In 1969, he joined the Cabell County Sheriffs Department. When he joined, McCallister said the sheriff’s office was a political organization and the deputies would all lose their positions after four years when the sheriff was re-elected. During his first years, the Legislature was lobbied and the department obtained civil-service duties and the jobs for eight deputies became permanent. Their duties only entailed transporting criminals and serving as the court bailiffs, but in 1972 the office was transformed into a functioning law enforcement office, he said.
He graduated from the State Police Academy and was the first deputy from Cabell County to graduate from the FBI National Academy in Quantico, Virginia.
“That was an honor, an absolute honor, to be able to go to that and do that,” he said.
He eventually was appointed chief investigator and stayed in the position for five years.
One of the moments he remembers most is when a fire broke out at a two-story apartment building at the hands of two small girls. McCallister was first to arrive on scene and said he helped the two escape, and also a wheelchair-bound woman from the second story with help from employees from a nearby bottling company.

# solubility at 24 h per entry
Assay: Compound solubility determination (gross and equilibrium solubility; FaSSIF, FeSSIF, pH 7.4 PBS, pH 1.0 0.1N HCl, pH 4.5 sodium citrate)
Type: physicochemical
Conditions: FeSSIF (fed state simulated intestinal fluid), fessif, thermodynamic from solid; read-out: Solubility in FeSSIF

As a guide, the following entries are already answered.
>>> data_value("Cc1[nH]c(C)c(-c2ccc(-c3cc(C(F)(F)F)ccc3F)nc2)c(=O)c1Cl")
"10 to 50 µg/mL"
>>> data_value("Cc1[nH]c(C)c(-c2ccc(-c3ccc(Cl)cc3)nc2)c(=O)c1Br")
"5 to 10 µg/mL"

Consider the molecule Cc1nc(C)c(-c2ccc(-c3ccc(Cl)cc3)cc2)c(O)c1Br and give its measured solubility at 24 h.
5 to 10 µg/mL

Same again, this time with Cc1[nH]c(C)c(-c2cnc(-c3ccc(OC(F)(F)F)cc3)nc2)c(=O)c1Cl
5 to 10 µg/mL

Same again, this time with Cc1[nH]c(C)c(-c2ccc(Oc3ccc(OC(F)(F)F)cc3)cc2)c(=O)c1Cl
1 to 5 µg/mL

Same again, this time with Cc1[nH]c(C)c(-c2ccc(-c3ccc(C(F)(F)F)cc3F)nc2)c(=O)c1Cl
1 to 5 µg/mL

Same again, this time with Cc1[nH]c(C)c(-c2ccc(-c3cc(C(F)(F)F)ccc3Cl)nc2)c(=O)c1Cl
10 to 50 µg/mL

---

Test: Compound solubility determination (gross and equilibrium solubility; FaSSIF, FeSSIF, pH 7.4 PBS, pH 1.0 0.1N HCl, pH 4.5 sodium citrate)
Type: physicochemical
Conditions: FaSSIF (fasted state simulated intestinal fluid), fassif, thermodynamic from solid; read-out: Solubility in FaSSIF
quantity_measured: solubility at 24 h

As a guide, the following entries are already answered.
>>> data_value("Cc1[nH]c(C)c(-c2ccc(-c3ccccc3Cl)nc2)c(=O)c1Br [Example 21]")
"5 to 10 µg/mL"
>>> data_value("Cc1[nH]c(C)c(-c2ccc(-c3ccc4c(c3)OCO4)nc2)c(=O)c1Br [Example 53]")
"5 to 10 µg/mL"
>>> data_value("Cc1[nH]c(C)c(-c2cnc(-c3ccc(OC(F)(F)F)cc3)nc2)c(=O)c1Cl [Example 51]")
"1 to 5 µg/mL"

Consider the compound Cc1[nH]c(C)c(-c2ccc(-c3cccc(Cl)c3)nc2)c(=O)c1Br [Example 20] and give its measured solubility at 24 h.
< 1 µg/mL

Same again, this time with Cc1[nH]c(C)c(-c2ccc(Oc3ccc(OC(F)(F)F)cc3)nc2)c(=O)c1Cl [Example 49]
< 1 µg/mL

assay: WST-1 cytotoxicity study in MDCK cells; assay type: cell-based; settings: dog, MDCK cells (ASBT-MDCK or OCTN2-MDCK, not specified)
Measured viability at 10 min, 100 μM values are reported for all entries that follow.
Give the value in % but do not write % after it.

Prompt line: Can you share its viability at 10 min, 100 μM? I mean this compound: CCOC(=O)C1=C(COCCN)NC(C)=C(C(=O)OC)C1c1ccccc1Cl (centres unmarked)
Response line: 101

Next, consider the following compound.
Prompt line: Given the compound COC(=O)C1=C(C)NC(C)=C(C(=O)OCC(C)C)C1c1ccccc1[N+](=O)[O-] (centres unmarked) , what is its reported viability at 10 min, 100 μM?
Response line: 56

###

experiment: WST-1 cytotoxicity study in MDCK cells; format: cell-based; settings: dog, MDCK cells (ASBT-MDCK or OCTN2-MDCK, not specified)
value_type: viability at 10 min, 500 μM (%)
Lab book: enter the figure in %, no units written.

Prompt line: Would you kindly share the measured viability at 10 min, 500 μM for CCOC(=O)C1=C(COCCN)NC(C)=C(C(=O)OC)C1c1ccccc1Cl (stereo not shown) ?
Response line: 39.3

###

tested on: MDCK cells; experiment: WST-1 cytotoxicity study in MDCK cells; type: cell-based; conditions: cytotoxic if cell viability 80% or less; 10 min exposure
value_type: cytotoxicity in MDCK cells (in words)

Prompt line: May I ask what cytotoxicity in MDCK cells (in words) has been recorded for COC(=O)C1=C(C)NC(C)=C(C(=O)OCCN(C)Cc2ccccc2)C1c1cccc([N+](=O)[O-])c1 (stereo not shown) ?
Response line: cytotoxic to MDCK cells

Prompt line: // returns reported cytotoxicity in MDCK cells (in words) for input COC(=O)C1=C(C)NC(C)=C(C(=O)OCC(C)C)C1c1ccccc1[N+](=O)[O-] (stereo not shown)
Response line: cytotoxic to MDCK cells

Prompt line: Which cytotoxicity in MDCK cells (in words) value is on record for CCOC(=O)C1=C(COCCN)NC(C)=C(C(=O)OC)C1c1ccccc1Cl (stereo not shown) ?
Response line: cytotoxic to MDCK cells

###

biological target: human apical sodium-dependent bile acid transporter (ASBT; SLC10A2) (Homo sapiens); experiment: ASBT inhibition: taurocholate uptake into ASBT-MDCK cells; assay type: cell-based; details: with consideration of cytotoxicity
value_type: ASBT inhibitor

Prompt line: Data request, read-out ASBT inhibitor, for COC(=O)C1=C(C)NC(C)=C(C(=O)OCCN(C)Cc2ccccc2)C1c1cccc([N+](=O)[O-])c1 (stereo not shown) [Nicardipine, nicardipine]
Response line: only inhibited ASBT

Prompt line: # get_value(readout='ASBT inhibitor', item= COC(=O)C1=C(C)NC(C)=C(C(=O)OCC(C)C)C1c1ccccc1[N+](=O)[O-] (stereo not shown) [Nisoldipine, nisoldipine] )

Eventually he left the Sheriff’s Department and joined the prosecuting attorney’s office, where he spent 16 years as an investigator.
He left the position when a magistrate position became vacant and he was appointed to the job in 1986. It’s not a job he thought he would like, but the $10,000 pay increase seemed nice, he said. McCallister said the magistrate position was developed in West Virginia in the early 1970s, and by the time he took over, the position hadn’t progressed much.